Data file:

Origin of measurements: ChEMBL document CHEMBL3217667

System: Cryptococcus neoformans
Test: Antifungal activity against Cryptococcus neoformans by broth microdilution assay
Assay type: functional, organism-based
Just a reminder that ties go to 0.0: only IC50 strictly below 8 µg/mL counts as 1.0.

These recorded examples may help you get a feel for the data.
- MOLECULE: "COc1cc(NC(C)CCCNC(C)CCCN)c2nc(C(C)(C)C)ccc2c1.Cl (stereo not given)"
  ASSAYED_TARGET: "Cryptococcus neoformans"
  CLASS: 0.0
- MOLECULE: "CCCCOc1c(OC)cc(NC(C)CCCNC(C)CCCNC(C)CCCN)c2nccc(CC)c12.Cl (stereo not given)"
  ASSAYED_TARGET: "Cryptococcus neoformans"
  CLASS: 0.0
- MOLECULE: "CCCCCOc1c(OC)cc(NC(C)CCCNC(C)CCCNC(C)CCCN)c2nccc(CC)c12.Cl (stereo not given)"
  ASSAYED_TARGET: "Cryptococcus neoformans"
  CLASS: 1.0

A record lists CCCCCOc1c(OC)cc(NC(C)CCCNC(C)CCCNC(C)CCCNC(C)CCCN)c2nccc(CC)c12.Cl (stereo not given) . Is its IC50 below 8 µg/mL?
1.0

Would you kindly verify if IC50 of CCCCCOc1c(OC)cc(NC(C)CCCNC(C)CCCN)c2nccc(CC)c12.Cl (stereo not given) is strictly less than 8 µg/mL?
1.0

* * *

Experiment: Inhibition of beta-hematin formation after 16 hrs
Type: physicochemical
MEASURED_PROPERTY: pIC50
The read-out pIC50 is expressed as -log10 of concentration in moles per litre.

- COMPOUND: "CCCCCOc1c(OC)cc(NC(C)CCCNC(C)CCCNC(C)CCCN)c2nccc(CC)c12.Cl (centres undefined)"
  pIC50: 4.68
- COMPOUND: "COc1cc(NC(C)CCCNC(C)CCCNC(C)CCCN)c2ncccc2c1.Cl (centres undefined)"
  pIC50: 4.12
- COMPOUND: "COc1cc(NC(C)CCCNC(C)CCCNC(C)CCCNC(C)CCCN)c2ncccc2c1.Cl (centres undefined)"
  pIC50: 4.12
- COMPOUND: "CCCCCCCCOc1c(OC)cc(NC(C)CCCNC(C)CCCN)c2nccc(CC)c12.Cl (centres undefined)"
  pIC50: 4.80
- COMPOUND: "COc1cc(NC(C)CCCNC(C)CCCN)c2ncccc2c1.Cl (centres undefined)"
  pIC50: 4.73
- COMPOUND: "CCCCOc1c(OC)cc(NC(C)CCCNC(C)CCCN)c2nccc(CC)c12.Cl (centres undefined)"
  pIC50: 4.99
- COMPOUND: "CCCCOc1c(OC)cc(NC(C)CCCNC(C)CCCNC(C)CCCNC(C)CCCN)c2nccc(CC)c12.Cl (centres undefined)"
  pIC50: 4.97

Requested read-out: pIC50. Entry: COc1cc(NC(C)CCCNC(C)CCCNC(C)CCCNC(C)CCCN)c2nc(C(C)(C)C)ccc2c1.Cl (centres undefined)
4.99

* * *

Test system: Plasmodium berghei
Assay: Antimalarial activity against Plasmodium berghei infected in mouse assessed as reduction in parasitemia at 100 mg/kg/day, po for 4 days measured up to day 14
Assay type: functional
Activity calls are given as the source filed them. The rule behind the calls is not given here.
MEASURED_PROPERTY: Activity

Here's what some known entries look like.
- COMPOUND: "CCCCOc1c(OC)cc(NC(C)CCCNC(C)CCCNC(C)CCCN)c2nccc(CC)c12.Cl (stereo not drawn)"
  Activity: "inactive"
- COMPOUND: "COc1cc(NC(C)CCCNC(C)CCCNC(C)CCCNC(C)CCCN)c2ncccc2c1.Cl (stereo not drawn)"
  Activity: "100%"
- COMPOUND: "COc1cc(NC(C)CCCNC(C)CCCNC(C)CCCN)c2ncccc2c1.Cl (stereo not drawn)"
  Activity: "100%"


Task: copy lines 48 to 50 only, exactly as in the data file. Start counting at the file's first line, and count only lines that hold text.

- COMPOUND: "CCCCOc1c(OC)cc(NC(C)CCCNC(C)CCCNC(C)CCCN)c2nccc(CC)c12.Cl (stereo not drawn)"
  Activity: "inactive"
- COMPOUND: "COc1cc(NC(C)CCCNC(C)CCCNC(C)CCCNC(C)CCCN)c2ncccc2c1.Cl (stereo not drawn)"